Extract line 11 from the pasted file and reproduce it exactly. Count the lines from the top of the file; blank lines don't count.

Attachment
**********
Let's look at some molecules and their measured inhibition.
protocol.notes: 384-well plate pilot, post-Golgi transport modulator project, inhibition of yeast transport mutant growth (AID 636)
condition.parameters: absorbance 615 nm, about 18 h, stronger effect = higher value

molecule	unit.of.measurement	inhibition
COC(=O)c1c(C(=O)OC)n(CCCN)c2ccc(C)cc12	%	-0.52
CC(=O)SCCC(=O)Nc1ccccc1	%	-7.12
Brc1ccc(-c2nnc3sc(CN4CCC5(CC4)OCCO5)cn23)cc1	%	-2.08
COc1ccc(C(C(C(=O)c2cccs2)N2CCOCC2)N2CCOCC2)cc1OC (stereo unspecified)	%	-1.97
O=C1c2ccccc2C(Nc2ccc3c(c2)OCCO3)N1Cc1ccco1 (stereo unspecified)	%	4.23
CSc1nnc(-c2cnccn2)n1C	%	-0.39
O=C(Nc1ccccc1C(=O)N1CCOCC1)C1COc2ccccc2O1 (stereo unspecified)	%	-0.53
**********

O=C(Nc1ccccc1C(=O)N1CCOCC1)C1COc2ccccc2O1 (stereo unspecified)	%	-0.53